Last week Jennifer from Buck Naked Farm came out and checked on all the hives. The two that were rehived, shown here above, were doing well. They had emptied the feeders, reattached the comb we placed into the frames, were laying eggs, and bringing in pollen. We had to greatly reduce the hive entrances because the neighboring hive was robbing these guys something terrible but with the hive entrances reduced to the smallest size they could finally defend their hive and start making progress. Jennifer thinks we may have to combine these two hives into one depending on how they do the next month or two. If so we’ll keep the queen in the hive that is farthest to the right because we know she is a new queen. The hive to the left is a native swarm and Jennifer wants to requeen that hive in the spring should we not combine them this fall. The thought is to have a young queen whenever possible.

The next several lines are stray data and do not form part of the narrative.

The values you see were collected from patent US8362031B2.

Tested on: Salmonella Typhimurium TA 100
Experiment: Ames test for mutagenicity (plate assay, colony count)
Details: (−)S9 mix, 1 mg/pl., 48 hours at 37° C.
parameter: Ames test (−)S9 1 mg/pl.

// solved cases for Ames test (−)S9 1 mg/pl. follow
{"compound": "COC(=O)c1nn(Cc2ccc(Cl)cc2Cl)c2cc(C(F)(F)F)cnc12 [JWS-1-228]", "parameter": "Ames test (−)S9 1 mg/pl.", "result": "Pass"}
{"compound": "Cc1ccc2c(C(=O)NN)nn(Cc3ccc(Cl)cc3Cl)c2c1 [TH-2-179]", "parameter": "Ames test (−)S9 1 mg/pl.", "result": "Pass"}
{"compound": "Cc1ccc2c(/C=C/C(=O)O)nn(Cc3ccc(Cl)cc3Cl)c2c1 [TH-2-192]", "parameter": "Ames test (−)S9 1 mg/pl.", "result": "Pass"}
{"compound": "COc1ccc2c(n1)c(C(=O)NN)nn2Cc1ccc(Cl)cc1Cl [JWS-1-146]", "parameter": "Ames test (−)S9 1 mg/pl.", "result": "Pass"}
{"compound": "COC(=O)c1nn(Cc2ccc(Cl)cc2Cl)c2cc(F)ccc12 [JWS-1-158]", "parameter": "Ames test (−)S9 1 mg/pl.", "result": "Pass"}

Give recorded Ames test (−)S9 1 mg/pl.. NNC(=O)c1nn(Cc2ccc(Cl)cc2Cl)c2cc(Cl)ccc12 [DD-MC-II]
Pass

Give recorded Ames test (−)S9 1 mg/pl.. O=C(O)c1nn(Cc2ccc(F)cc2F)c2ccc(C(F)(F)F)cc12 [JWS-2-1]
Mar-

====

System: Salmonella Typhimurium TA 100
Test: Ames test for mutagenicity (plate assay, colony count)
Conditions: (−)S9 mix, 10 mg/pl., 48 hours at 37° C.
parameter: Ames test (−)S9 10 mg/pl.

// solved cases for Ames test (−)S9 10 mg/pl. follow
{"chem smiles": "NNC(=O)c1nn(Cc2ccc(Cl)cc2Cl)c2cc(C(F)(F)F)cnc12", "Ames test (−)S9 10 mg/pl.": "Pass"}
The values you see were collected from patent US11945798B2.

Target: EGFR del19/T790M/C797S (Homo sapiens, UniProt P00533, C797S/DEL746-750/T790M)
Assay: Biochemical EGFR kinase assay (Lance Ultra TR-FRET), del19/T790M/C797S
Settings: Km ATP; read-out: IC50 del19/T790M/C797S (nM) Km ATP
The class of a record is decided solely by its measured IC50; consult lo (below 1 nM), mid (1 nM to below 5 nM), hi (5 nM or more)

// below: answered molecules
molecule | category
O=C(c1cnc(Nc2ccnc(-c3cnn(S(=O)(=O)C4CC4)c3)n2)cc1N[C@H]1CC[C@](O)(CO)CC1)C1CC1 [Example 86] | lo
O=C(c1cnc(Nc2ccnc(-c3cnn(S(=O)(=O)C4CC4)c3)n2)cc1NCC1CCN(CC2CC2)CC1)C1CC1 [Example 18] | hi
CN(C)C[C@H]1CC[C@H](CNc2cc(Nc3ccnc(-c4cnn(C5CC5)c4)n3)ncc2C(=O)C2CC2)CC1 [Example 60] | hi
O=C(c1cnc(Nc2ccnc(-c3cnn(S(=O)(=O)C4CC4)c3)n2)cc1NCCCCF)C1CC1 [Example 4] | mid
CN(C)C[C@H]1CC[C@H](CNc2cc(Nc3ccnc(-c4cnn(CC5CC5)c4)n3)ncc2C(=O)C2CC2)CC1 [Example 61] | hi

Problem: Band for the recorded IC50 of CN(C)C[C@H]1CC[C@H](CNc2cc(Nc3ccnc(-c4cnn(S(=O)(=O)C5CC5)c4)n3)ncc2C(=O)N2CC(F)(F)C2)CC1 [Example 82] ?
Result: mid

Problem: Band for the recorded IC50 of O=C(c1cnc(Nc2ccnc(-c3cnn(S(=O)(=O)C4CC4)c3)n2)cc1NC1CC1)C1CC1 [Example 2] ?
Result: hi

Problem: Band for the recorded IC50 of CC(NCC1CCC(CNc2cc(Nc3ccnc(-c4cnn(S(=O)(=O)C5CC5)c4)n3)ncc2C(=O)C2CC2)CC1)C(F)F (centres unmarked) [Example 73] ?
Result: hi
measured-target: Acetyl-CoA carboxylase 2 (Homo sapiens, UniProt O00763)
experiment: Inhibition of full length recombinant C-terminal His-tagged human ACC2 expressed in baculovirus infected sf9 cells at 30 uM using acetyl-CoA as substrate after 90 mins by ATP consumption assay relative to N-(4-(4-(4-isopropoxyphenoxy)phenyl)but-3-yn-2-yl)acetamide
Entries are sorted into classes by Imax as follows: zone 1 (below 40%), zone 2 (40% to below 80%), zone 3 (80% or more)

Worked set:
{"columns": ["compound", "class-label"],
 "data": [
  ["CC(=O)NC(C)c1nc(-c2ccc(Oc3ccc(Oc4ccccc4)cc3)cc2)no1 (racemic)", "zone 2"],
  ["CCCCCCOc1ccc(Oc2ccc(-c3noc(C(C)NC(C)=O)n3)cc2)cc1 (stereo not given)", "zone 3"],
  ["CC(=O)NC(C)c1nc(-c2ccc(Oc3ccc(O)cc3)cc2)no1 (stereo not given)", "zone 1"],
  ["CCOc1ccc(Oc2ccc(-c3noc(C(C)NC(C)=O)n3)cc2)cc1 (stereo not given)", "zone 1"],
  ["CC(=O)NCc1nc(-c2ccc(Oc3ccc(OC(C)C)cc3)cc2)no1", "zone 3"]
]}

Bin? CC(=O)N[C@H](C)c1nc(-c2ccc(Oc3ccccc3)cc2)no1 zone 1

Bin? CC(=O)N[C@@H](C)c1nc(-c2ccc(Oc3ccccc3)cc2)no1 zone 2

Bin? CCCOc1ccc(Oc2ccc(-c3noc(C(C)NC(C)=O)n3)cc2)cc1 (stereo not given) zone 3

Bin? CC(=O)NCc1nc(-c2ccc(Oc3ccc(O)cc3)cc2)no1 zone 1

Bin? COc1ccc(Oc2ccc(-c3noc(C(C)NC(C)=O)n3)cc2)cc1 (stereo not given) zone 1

The remaining top bar hive looked ok as well but not as good as I’d have thought for how good the hive looked all summer. There was lots of honey and brood but they hive certainly wasn’t bursting at the seams. There were about 6-8 bars with nothing on them so there was plenty of room for the bees to continue growing.
One thing we’ve done to help the bees along is to plant pollinator areas with the help of the US Bee Buffer program. We received about 3 pounds of seed with a variety mix I’m looking forward to seeing come up. Pictured above you can see the two strips cut low on each side of the telephone pole. We planted both of those areas, plus another couple of acres in our back pasture. These were planted mid-September. The areas shown above is about 100 yards from our hives so if everything comes up, the bees should have a short flight to a big buffet.
Hopefully our pollinator planting will give the bees a boost heading into fall and help them get through the winter. I’m looking forward to next spring when we can get these hives in production and add some new hives.